feelings are expensive

Discussion in 'Psychology' started by slowcpa, Apr 11, 2008.

  1. slowcpa


    been trading for a few months now

    going into the 1:00 hour today i was up several hundred bucks shorting the ym.

    right around then the ym took a dump to around 12,4 (i missed it but that was ok)

    at that point i said to myself that it didnt seem fair that it would fall that far that fast. seems like the nice thing to do would be for it to come back up and finish the day down, maybe, .5%

    8 longs later im done for the day with a loss

    note to self....ignore your feelings the, market doesnt care. it just wants my $
  2. Just look at the loss as a lesson you paid for. Never take a loss without gaining something in return. Paying for lessons now, hopefully in small amounts, will pay (you) dividends later.
  3. opm8


    You are very insightful to have learned this lesson so early in your trading career. I like how you phrased it, too, that feelings are expensive. Makes very good sense.

  4. As the opening post shows, it is amazing that people, amateurs, just come into the markets and start jacking around punting. Then there is a cry of pain when it hurts - financially that is with losses.

    Making money in the market for an indiviual player is a dedicated art. It can only be practiced successfully by a player using skills, expertise and knowledge which takes considerable time and patience to acquire via preparation, research and study even before implementation through trading drills using a complete and very reliable methodology.

    Way to go - takes effort and time.
  5. sharp10


    I learned that lesson when I first started. I keep it simple. I just look at the trend if there is one and stick to it.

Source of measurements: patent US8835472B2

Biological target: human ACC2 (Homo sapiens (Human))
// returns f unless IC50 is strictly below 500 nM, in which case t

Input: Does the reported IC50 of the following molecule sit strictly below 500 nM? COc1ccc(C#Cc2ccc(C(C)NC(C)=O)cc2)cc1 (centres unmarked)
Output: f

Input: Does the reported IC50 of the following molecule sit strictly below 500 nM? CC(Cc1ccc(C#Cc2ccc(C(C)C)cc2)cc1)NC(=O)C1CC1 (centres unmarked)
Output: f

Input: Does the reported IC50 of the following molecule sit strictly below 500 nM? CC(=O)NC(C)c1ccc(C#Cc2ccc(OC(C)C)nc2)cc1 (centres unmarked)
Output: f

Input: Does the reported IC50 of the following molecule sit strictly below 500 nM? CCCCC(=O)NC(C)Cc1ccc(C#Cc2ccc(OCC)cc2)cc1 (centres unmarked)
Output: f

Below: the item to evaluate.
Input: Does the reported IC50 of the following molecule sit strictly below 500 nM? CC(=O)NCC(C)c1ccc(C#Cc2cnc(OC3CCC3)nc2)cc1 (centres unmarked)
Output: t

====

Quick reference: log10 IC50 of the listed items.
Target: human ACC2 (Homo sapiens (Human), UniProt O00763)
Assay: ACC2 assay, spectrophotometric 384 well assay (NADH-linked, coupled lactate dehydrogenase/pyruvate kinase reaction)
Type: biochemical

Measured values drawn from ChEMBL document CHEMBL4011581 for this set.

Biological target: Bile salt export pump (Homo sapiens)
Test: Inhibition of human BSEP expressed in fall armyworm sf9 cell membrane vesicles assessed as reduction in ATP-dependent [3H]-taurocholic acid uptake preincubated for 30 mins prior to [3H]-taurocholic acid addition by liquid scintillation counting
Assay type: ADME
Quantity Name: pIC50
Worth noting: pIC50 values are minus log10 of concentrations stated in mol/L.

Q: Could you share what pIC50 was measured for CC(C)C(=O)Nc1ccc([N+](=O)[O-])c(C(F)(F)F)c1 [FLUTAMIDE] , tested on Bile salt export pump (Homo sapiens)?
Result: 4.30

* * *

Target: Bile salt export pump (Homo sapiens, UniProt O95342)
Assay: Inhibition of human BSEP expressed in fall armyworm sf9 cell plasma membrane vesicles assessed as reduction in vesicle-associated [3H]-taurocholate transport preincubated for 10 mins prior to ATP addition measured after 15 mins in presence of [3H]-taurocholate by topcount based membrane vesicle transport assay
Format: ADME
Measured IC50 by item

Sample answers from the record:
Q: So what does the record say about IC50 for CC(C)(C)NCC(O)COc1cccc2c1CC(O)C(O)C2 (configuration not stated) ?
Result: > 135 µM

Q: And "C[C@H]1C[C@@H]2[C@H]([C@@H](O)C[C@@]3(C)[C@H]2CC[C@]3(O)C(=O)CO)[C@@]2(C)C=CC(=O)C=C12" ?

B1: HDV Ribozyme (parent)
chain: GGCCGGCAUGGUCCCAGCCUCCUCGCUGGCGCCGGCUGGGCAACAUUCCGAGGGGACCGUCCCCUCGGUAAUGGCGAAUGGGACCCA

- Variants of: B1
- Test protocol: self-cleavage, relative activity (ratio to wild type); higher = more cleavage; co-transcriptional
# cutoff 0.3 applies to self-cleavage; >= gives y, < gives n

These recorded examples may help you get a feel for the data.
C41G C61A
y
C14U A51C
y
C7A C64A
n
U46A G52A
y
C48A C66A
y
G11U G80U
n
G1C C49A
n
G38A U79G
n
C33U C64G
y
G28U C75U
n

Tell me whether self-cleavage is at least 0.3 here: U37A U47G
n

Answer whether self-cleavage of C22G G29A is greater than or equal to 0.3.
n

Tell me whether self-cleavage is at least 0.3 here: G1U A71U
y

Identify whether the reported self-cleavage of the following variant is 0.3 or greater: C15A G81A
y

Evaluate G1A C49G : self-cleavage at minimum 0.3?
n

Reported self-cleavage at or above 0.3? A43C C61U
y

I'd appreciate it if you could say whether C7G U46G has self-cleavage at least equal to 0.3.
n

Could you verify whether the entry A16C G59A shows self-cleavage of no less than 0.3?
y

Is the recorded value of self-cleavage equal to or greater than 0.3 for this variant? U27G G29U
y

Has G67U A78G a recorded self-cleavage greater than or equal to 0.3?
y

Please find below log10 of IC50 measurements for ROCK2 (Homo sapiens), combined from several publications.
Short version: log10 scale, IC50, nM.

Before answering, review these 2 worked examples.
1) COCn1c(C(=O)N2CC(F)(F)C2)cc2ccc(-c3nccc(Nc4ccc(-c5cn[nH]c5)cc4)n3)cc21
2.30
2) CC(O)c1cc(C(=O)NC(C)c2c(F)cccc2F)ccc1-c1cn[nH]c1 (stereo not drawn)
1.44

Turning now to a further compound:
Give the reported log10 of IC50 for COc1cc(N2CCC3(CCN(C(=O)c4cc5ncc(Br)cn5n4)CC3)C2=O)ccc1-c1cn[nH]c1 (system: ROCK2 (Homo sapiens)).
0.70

I know it sounds simple but it works for me and others I know.

    Good luck to you.
  6. I have been leaning the markets and trading part-time. After about 60k real money loss I realized that listening to my feelings sucks. I even started paper trading and was loosing on it too. Wtf was wrong! I could not really understand my problem. Well, now I know, it is my "ego" and the feeling of being wrong ...

    Since then, I have been learning that taking small losses (I used to hope for a comeback) is much better than hoping. I know, I have listened to this saying but never "actually" listened. It is true.

    I started a blog last week and have been paper day trading SSO (http://ssotrading.blogspot.com/). Ignoring my ego has been much better now and I been able to pick the right trades.

    Do not ride your loosers, cut them short. Instead, ride your winners. You'll become more relaxed when the market goes against you, and you are NOT riding a looser.
  7. slowcpa


    i think my problem was just over thinking the whole situation and expecting that the markets should be "reasonable".

    i felt that it didnt make sense for the dow to be down 2% and the nq be down 3%

    i read in some book that when you enter a trade you should realize that anything can happen. i probably should have applied that to a bigger time frame (afternoon/day)

    thanks for the feedback
  8. Only one trade was necessary on Friday: a short position. And your analysis was quite correct initially but you started to doubt yourself. Possibly because the the smaller time frames told you that something is about to happen, right?

    If you find yourself trading every swing up or down thinking that this must be the decisive turning point, my advice to you is to concentrate on the bigger picture. But how can you focus on the bigger picture if you see every move as a threat against your position? Well, close the smaller time frames and switch to the 15 minute chart to turn off all the noises. The 15 minute chart helps you to clearly see the bigger picture and additionally the activity of the previous trading sessions. Nothing below 15 minute is allowed and see how it works out for you. I'm very sure that this will be a significant step forward.

    The 1 minute or tick chart is a distraction for many traders (mostly scalpers) hoping to be the first participant if something significant is about to happen. It seldom does. You see patterns that are not important to a trend trader and make decisions that puts you in doubt again right after entry. Therefore my emphasis to you is turn off all those unnecessary and distracting noises. Hopefully your feelings and doubts will disappear.
  9. Nice post palatine.
  10. solyaris


    That's pretty easy to say à posteriori, I mean, the futures were trending positive until the GE PW and outlook cut...

    What's the trade necessary for Monday?
    #10     Apr 12, 2008